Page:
HSV-1 and HSV-2 are distinguishable by their genetic makeup of different surface proteins. Neither strain is curable, but treatment options are available to help reduce the severity of symptoms and shorten the length of outbreaks.

Condoms can help prevent the spread of herpes in some cases but are not always 100 percent effective at preventing herpes since they do not always cover the entire infected area.

Touching herpes sores or the fluids from the sores may lead to transferring herpes to another part of your body, such as your eyes.

Some herpes viruses can cause meningitis or encephalitis (inflammation of the brain itself, which is much more serious). HSV encephalitis is mainly caused by HSV-1, whereas meningitis is more often caused by HSV-2. Herpes viruses have been linked to Recurrent Lymphocytic Meningitis (Mollaret’s meningitis), which is characterized by sudden attacks of meningitis symptoms that last for 2-7 days and are separated by symptom-free (latent) intervals lasting for weeks, months or years.


Herpes and Pregnancy

Typically, oral herpes does not affect pregnancies. Although published reports on oral herpes disease in pregnancy remain scarce and no clear management guidelines exist, rare cases of gingivostomatitis (an infection of the mouth and gums that leads to swelling and sores) have been reported during the first trimester and are thought to be linked to oral herpes.

Genital herpes, on the other hand, can be very dangerous to an infant during childbirth. If the mother has an active infection (whether or not symptoms are present), the baby can contract the virus. If the baby contracts the virus during birth, it can affect the skin, eyes, mouth, central nervous system, and/or even spread to internal organs via disseminated disease which can cause organ failure and lead to death. Disseminated diseases that result can include hepatitis, pneumonitis, disseminated intravascular coagulation, or a combination, with or without encephalitis or skin disease. To prevent transmission to the infant, doctors will perform a C-section (cesarean section) delivery. Treatment of lesions during pregnancy involves antiviral medication.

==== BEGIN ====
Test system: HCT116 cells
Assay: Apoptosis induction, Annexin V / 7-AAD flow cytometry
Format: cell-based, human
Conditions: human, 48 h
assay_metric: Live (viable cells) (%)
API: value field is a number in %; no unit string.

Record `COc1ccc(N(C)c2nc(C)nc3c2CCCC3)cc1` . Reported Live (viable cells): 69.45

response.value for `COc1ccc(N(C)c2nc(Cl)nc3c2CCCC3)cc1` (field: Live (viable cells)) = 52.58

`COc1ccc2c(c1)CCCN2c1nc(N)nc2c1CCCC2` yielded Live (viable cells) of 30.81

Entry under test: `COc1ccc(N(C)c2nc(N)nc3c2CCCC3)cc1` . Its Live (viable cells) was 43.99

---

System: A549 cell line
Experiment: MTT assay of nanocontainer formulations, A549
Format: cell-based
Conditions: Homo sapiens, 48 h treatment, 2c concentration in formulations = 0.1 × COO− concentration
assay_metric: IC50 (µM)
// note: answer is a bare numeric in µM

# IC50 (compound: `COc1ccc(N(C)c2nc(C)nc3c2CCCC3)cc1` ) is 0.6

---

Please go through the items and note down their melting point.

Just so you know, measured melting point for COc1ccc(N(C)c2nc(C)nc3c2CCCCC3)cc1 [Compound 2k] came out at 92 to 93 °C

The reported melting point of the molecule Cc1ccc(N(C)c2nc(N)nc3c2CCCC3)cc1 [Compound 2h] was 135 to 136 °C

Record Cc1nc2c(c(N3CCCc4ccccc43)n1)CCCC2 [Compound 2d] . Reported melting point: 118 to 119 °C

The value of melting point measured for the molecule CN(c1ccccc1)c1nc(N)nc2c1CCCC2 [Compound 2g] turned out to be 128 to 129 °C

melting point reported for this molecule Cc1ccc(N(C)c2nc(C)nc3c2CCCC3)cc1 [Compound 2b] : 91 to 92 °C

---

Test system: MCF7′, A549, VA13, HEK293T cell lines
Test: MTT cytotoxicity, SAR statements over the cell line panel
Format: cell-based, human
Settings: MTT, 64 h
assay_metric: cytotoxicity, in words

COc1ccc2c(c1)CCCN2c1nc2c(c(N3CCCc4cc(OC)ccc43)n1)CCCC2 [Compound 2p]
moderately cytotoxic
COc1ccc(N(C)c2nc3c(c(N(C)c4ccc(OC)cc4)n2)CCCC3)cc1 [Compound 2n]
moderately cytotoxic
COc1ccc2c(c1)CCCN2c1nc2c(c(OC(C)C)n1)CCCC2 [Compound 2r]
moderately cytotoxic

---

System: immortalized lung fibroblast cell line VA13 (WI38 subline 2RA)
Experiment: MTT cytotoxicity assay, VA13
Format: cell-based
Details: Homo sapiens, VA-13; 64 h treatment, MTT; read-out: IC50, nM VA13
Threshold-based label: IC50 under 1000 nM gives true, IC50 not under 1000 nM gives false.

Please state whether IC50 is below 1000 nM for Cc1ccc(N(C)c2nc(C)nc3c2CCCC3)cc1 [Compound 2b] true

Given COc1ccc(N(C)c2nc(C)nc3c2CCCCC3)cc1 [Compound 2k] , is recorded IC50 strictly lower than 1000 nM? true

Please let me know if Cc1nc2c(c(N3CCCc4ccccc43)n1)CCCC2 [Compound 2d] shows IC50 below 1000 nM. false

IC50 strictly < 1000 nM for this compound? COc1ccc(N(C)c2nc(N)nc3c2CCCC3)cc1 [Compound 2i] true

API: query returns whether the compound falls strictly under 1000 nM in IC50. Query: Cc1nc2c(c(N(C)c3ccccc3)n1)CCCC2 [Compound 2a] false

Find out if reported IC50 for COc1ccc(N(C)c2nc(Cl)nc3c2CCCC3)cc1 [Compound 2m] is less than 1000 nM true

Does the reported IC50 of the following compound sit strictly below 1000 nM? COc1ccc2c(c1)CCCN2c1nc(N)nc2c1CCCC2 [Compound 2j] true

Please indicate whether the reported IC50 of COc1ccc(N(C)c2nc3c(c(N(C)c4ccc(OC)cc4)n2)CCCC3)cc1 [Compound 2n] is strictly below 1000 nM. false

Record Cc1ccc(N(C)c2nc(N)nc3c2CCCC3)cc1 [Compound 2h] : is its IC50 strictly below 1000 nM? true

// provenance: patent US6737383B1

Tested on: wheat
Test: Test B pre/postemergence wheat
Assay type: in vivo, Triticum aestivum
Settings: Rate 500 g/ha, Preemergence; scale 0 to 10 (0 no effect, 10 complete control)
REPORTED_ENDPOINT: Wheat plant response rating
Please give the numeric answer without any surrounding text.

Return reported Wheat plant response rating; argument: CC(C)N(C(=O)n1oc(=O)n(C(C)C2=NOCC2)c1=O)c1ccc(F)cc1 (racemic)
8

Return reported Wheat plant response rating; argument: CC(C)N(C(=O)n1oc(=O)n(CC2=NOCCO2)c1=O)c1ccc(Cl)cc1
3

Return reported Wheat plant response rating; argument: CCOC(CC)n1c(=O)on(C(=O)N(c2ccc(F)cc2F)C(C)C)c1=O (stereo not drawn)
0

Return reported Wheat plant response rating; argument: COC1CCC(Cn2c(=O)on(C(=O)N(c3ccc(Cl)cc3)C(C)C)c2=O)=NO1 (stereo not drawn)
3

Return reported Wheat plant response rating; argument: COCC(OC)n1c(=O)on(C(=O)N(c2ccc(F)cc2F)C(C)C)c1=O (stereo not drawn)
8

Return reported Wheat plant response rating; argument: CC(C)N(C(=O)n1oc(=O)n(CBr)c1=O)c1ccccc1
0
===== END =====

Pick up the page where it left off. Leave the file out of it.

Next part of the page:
According to the American College of Obstetricians and Gynecologists, “women who have their first genital herpes infection in late pregnancy (whether symptomatic or asymptomatic) and who give birth vaginally have a high risk (30–60%) of transmitting the virus to their infants at the time of delivery. Similarly, nonprimary first-episode HSV infection occurring late in pregnancy also has a high risk of vertical transmission. The risk of transmission during a vaginal delivery is much lower with recurrent infection (less than 2–5%). Currently, most newborns infected with HSV are delivered to women who have asymptomatic or unrecognized infections. Genital herpes infection is classified as primary when it occurs in a woman with no evidence of prior HSV infection (ie, seronegative for both HSV-1 and HSV-2), as a nonprimary first episode when it occurs in a woman with a history of heterologous infection (eg, first HSV-2 infection in a woman with prior HSV-1 infection or vice versa), and as recurrent when it occurs in a woman with clinical or serologic evidence of prior genital herpes (of the same serotype).”

After delivery, breastfeeding is considered safe unless there is a herpes lesion or sore on the breast.


Herpes Simplex 1 and 2 Testing

Antigens are foreign substances such as viruses or bacteria that cause your immune system to respond. Thus, HSV-1 and HSV-2 viruses are antigens and the body’s immune system creates antibodies in response to these antigens to fight or neutralize them. Antibodies are also called immunoglobulins (Ig). Antibodies are always present, whether you are having an active outbreak or not. You can have the test anytime.